Norm Brodsky, Inc. Magazine's contributing editor and multi-time Inc. 500 company owner appeared alongside Rod Kurtz, the editor of AOL's small business section on Monday, March 23, 2011, to share with the greater New York business owners community strategies for attracting media attention. The setting was Inc. Magazine's New York headquarters and the conversation was kicked off by Norm Brodsky whose message was plain and simple:
Press coverage will not happen exactly when you want it. Instead, you have to cultivate relationships for a long time and well in advance of your needing them. Norm shared his relationship development principles which he's successfully applied for the past two decades to attract media attention:
1) Network all the time. (In an interesting exercise, Norm asked the attendees how many of them had introduced themselves to more than a few other guests--almost no hands went up. But when he asked how many people had met Norm just that morning, almost every hand went up.)
2) Pick out a few people to follow up with -- someone with whom you have some connection or reason to develop the relationship further (Norm had already asked four attendees to follow up with him.)
3) Do any reasonable favor for anyone who asks. And ask for nothing in return unless you need something down the road.
Norm pointed out how his application of these three principles had played a part in all the critical connections which led to his media activities.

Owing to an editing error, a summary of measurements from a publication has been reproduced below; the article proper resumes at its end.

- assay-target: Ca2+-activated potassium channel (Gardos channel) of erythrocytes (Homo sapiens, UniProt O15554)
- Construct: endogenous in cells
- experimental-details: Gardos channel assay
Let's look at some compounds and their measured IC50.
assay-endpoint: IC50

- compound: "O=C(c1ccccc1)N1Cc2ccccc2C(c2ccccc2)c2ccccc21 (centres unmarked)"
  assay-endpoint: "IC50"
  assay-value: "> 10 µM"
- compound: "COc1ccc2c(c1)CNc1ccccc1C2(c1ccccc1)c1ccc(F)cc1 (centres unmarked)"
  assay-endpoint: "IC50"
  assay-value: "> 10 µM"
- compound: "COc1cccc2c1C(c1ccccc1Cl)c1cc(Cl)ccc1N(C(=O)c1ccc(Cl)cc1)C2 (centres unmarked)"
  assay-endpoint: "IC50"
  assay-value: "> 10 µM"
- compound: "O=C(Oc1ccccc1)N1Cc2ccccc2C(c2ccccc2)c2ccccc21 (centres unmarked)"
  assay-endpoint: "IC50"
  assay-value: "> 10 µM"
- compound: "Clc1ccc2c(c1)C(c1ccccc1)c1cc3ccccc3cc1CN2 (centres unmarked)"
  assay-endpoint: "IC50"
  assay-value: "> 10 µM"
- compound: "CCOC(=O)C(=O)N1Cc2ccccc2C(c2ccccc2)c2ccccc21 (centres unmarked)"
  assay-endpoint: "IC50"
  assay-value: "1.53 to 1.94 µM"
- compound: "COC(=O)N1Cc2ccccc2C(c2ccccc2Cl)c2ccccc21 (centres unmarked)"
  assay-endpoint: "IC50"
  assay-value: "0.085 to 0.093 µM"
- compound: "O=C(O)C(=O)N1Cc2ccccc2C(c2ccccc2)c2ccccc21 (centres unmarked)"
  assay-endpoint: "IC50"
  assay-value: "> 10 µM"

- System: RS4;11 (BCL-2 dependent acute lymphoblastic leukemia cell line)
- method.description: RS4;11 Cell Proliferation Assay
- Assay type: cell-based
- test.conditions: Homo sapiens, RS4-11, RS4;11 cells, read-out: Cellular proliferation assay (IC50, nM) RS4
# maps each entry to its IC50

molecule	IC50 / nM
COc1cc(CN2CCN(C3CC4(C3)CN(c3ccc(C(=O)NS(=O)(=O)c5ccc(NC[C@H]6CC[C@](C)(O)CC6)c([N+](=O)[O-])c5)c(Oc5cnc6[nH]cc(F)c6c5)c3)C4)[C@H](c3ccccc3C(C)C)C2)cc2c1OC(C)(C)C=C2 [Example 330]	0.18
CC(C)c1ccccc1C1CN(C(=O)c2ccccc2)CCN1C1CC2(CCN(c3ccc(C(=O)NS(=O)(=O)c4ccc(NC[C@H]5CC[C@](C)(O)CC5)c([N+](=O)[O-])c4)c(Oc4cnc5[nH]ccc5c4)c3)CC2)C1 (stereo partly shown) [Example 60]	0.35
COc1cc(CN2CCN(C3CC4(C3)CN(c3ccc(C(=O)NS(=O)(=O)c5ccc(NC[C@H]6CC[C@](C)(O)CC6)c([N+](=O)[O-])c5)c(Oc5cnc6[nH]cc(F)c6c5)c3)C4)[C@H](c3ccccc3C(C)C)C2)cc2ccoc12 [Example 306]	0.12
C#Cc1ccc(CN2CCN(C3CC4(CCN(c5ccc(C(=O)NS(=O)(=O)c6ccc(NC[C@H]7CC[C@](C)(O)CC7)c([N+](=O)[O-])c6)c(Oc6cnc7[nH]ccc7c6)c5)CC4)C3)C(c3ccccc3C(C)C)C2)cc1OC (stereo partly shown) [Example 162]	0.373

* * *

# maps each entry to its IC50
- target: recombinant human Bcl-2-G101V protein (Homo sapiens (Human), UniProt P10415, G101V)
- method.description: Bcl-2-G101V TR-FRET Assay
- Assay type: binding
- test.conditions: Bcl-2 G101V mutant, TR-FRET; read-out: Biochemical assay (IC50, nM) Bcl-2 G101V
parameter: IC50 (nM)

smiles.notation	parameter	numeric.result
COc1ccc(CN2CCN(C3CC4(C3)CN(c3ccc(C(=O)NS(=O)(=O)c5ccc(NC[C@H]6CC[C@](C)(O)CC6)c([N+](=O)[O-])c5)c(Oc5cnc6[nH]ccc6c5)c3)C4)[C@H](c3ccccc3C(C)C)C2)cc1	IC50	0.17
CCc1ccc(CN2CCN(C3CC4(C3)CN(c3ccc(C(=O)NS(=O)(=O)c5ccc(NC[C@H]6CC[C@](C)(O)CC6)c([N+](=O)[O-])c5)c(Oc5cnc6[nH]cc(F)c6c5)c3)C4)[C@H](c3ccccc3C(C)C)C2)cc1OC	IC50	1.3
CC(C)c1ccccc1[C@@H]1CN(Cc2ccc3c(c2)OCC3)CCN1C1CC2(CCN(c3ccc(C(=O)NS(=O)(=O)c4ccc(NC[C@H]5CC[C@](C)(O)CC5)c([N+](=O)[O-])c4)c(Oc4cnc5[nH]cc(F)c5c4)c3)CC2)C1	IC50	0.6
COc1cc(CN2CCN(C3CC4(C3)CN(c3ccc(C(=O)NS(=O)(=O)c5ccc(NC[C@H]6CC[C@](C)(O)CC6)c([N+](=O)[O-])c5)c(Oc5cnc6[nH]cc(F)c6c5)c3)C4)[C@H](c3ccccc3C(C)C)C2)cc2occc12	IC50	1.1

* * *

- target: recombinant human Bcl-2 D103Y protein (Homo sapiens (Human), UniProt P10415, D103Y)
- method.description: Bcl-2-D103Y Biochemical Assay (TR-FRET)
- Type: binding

Rod Kurtz of AOL helped several audience members fine tune their pitch in a live brainstorming session by encouraging them to focus on the human interest aspect of their story. For example, one attendee who had hired a friend to work for him watched the project--and the friendship--fall to pieces. Both Norm and Rod pointed out that a story about mistakes made and lessons learned are always a tempting angle for a business journalist.
Some other helpful rules of thumb:
1) Reporters don't like to repeat stories. Don't call a reporter just to tell them that your company is exactly like another company the reporter recently wrote about. This is not a reason for them to write about you…it's a reason for them not to write about you.
2) Don't tell a reporter about all the other places that you've gotten press unless you are presenting them with a new angle or new story about your company which hasn't appeared anywhere else yet.
3) Do your research when you pitch a reporter. Who's their audience? What kinds of stories do they write about? All too often, PR companies send out publicity blasts that are too generic to be valuable to a reporter. But when the rare pitch arrives which sounds on-point to the reporter -- timely, relevant to his/her audience, and includes a human interst angle-- it stands out.
Finally, there's no better person to pitch your company than you. Your trials and tribulations are character-defining moments and that's what makes for compelling story-telling! Entrepreneurship can be very interesting and colorful. But most business owners pitch the most self-serving version of their story: "my company's great and here's why…". On this, Norm and Rod were in total agreement: The audience needs to hear what's really interesting about your story, something that they can relate to. They need to hear the emotional component that helps them learn from your mistakes and your successes. When pitching the press, keep the audience in mind.
Thanks ever so much to Rothstein Kass' David Kaufman and Craig Rothman, who participated as sponsors and shared their business wisdom with the attendees.
And thanks to Rod Kurtz and Norm Brodsky for bringing their A-Game and leaving it all on the court!
LEWIS SCHIFF is the executive director of the Inc. Business Owners Council. His latest book is Business Brilliant: Surprising Lessons From the Greatest Self-Made Business Icons.
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